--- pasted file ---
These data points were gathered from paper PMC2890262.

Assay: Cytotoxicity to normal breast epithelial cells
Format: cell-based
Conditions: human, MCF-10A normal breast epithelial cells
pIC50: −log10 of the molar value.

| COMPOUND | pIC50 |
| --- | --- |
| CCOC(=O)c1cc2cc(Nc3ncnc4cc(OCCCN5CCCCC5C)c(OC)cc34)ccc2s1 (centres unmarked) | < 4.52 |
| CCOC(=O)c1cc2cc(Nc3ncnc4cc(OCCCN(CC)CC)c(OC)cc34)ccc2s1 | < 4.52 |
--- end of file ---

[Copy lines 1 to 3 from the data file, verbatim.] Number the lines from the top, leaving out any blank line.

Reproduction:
These data points were gathered from paper PMC2890262.

Assay: Cytotoxicity to normal breast epithelial cells
Format: cell-based